After cloning the hdd, try to boot from your ssd and if everything works fine, then and only then, wipe your hdd and use it to store your data files. In order to have your ssd in a good shape for a long time, set an Overprovisioning area in the SSD Manager, before cloning the hdd, and after everything looks fine and the hdd erased, move your data files from the cloned ssd to the old hdd.

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Romchik9007

New Member
After cloning the hdd, try to boot from your ssd and if everything works fine, then and only then, wipe your hdd and use it to store your data files. In order to have your ssd in a good shape for a long time, set an Overprovisioning area in the SSD Manager, before cloning the hdd, and after everything looks fine and the hdd erased, move your data files from the cloned ssd to the old hdd.

Sent from my SM-N950F using Tapatalk
Thanks for being so helpful mate. That's a lot of detail.
Also, I've just got the Intel RST Software running, and so far it is the only program which is able to show and recognise the SSD.
When I had a look, the program is saying that the drive is "password locked"? Now I've no idea where that came from, because I'm more than certain that I did not password lock it.
The EaseUS program isn't able to recognise the drive so far.
Any thoughts or suggestions?
 

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GDany

Well-Known Member
I can't see anything on the picture you sent, it is too low resolution.
Did you enable AHCI Mode?
What the SSD Manager shows? It doesn't see also the ssd?
Please read all my posts and give me more details. Where did you buy the ssd?

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Romchik9007

New Member
I can't see anything on the picture you sent, it is too low resolution.
Did you enable AHCI Mode?
What the SSD Manager shows? It doesn't see also the ssd?
Please read all my posts and give me more details. Where did you buy the ssd?

Sent from my SM-N950F using Tapatalk
AHCI mode is enabled.
SSD Manager doesn't show anything, because it also doesn't see the SSD
Bought the SSD from eBuyer.
 

GDany

Well-Known Member
If it shows that it is password protected, it just means that it wasn't new and you should return it. I do not know how to unlock or even if it is possible to unlock a password protected ssd. But if it was brand new, than there is no reason to be password locked, unless you did lock it up. I'm sorry I can't be of further help.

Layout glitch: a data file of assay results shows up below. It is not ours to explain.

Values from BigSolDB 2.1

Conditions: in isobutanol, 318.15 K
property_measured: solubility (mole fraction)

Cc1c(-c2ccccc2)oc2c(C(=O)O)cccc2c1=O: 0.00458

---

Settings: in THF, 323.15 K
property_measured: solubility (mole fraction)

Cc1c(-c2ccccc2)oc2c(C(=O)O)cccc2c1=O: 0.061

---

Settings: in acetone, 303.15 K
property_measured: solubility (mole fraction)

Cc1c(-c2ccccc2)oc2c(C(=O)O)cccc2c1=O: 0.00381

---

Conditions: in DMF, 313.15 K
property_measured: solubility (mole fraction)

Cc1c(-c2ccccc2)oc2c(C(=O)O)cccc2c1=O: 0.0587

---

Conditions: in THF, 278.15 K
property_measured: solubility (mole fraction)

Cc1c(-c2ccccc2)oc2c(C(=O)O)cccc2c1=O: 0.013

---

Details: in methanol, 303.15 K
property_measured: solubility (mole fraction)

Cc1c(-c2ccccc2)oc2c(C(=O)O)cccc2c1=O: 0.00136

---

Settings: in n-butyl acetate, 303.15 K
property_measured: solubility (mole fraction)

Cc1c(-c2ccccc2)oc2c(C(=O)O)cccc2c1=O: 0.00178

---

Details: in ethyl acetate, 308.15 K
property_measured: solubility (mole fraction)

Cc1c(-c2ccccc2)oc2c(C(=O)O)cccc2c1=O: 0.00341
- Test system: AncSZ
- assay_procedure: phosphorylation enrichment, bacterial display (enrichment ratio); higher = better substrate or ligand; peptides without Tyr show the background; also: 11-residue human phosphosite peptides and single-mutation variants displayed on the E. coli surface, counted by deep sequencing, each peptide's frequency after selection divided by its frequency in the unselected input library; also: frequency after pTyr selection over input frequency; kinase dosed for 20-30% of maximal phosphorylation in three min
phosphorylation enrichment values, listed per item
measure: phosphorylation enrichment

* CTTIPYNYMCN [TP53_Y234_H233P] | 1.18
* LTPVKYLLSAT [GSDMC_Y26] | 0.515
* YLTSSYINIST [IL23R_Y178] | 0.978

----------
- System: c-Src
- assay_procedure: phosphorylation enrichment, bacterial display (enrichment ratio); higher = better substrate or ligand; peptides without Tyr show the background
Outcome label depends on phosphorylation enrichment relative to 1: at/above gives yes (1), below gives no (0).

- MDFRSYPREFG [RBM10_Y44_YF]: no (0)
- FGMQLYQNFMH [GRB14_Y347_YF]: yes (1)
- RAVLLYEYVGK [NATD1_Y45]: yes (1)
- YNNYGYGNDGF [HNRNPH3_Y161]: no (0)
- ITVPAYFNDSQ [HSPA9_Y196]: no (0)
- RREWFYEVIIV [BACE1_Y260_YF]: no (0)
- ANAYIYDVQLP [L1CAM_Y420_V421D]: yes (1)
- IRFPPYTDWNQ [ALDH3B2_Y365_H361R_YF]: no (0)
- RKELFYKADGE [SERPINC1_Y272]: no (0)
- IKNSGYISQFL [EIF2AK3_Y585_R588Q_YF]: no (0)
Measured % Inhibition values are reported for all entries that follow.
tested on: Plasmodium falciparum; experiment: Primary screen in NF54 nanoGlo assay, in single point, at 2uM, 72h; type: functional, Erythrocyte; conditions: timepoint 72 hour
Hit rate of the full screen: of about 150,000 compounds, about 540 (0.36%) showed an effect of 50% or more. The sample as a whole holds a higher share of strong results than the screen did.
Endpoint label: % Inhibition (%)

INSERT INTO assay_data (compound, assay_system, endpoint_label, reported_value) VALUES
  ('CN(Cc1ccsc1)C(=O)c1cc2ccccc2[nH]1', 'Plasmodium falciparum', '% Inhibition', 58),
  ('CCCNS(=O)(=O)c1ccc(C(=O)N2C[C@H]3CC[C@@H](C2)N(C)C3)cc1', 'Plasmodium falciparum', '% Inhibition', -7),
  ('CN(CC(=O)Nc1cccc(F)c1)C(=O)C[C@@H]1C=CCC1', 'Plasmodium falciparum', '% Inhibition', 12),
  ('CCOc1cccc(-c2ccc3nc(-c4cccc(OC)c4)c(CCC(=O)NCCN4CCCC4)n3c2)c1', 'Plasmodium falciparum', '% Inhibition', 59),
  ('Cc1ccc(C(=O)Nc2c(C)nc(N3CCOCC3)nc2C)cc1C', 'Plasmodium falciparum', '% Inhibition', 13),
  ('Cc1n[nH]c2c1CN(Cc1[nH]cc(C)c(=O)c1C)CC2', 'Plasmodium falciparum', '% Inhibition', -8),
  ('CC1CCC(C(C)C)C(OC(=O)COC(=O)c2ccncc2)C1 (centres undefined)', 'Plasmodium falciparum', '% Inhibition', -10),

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MikeHawthorne

Essential Member
Microsoft Community Contributor
Hi

From what I've seen unlocking a locked SSD if very difficult, and getting around it is next to impossible.

I did find this...

"To disable SSD code/lock

USE HD erase version 3.3
unplug power from the SSD but keep the data plugged in
start PC and when you get to the
A:/ prompt plug the SSD power back in
and proceed as normal
you should no longer see the security freeze"

I think only HDE 3.3 works with SSDs for some reason

A Full Review of HDDErase, a Free Data Destruction Software Tool

There is a link to HD Erase 3.3 in the first post here...

Ultimate Boot CD • View topic - HDD Erase 3.3 [Feature request]

I'm not pushing this, but it's the only way that I've seen to fix the locked drive problem, I've never tried this myself but it all else fails?

Mike
 

GDany

Well-Known Member
But if the ssd was bought as new, then he shouldn't mess with it, but he should return it to the seller.

Sent from my SM-N950F using Tapatalk
 

Romchik9007

New Member
Hi

From what I've seen unlocking a locked SSD if very difficult, and getting around it is next to impossible.

I did find this...

"To disable SSD code/lock

USE HD erase version 3.3
unplug power from the SSD but keep the data plugged in
start PC and when you get to the
A:/ prompt plug the SSD power back in
and proceed as normal
you should no longer see the security freeze"

I think only HDE 3.3 works with SSDs for some reason

A Full Review of HDDErase, a Free Data Destruction Software Tool

There is a link to HD Erase 3.3 in the first post here...

Ultimate Boot CD • View topic - HDD Erase 3.3 [Feature request]

I'm not pushing this, but it's the only way that I've seen to fix the locked drive problem, I've never tried this myself but it all else fails?

Mike
Cheers for the suggestion Mike. I'll think into it when I've literally tried every other method. You never know what might come up.
 

MikeHawthorne

Essential Member
Microsoft Community Contributor
If you can return it that might be the best answer, I added an SSD drive into my present computer as the boot drive and it was no problem at all.
It should be easy.

I did what Falcon Northwest the makers of my computer suggested and unplugged the other two drives while I installed Windows on the SSD to avoid complications. They also showed me where to plug it in to make it show as drive number one in the bios.

It worked great.
 
Last edited:

nmsuk

Windows Forum Admin
Staff member
Premium Supporter
Is always best to only have the drive you're installing to connected. I just pull their power before an install.